• Secretary of State Colin Powell met with Chinese Foreign Minister Tang Jiazuan to discuss ways they can work together on combating terrorism, before Tang went to the White House for a meeting with President Bush. (Full story)

• A federal judge in Detroit, Michigan, denied bond Friday for three men arrested this week in connection with the investigation into the terrorist attacks. FBI agents found material with Arabic notations about an "American base in Turkey" and an "American foreign minister" in the men's apartment. They are charged with identity fraud and misuse of visas (Full story).

• In at least five incidents this week, men of Arab descent were removed from U.S. domestic flights because members of the flight crew considered them threats to security, according to airlines, crew members or the affected passengers. (Full story)

• The U.S. government urged undocumented immigrants Friday to report any friends or family missing in the World Trade Center terrorist attacks without fear that their immigration status will be investigated. (Full story)

• Northwest Airlines said Friday it will cut 10,000 jobs and reduce scheduled service by 20 percent, becoming the latest major carrier to announce sharp cutbacks after last week's terrorist attacks. (Full story)

• Stocks closed down Friday, capping one of the worst weeks ever for Wall Street, as the Dow fell more than 136 points and the Nasdaq declined about 47 points as a patriotic rally never materialized. (Full story)

• The Taliban said Friday they want comprehensive proof and evidence that bin Laden is connected to the attacks in New York and Washington, in which more than 6,000 people are feared dead. (Full story)

• Shoring up support from fellow Western hemisphere countries, U.S. Secretary of State Colin Powell accepted a declaration of solidarity Friday from the 34-member Organization of American States.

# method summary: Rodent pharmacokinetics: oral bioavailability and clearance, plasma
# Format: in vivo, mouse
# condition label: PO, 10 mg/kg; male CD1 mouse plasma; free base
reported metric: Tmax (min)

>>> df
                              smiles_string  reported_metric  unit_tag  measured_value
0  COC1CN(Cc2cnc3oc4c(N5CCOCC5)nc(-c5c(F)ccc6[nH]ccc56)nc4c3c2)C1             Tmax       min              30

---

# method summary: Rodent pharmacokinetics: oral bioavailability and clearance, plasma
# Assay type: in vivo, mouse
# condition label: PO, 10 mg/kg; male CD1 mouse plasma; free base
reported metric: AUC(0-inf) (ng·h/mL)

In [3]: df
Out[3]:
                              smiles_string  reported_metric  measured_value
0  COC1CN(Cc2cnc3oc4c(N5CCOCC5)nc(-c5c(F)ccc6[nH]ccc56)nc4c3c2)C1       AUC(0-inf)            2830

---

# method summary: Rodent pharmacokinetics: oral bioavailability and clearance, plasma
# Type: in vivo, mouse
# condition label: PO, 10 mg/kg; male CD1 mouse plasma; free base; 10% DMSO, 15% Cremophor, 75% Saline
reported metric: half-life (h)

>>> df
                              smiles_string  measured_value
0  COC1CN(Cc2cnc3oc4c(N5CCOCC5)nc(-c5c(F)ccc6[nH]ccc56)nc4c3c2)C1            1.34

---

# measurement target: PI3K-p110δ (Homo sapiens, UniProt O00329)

• After U.S. Attorney General John Ashcroft and FBI Director Robert Mueller toured the destroyed World Trade Center, Ashcroft announced the Justice Department would release $10 million from a community policing fund to help New York police pay extra costs.

• The United States will soon present a "thoughtful presentation of the case so far" against bin Laden to Pakistan, a senior Western diplomat said Friday. The diplomat also said the United States is expected to soon lift some sanctions against both Pakistan and India. (Full story)

• Pennsylvania Gov. Tom Ridge, appointed by President Bush as the head of the newly created Cabinet post of the Office of Homeland Security, said he would resign his current job October 5. Lt. Gov. Mark Schweiker will take over as governor of Pennsylvania in a transition Ridge predicted will be "seamless." (Profile)

• The White House and leaders of both parties in the House agreed early Friday morning on a $15 billion bailout of the airline industry that includes $5 billion in direct aid, $10 billion in loan guarantees, and much of the liability and insurance protection the industry sought. The comprehensive bill will likely reach the House floor sometime Friday and the Senate floor shortly afterward. (Full story)

• The number of missing and presumed dead at New York's World Trade Center wreckage has climbed to 6,333, said Mayor Rudy Giuliani. He said other countries had added names of their citizens who were in the complex. He warned that the number could fluctuate because both companies and families could list names. The mayor said the number of injured was now 6,291. (In-depth report)

• The United Nations High Commissioner for Refugees said Friday it has started a massive relief operation to accommodate thousands of Afghans fleeing their homeland. This weekend, UNHCR begins the deployment of 25 emergency staffers to Pakistan, where they will join more than 150 of the existing staff.

• Federal authorities issued temporary restrictions Thursday that prohibit pilots from flying near professional or collegiate sporting events or any other major open-air assembly of people.

• In perhaps the most cooperative broadcasting effort ever, at least 27 television networks and dozens of radio stations will air the live special "America: A Tribute to Heroes" Friday. The show is a star-studded benefit for victims of last week's terrorist attacks in New York and Washington. (Full story)

• The Pentagon's initial call-up of reservists includes 29 units from 24 states. This week's force deployment includes B-52 bombers, B-1 bombers, KC-135 refueling tankers and other support aircraft, according to Pentagon sources; (Fact sheet)

• The Pentagon announced Friday it has invoked the "Feed and Forage Act" to handle costs resulting from the attacks. The act allows the military to spend in excess of available appropriations for clothing, subsistence, fuel, quarters, transportation and medical supplies, according to a Pentagon release.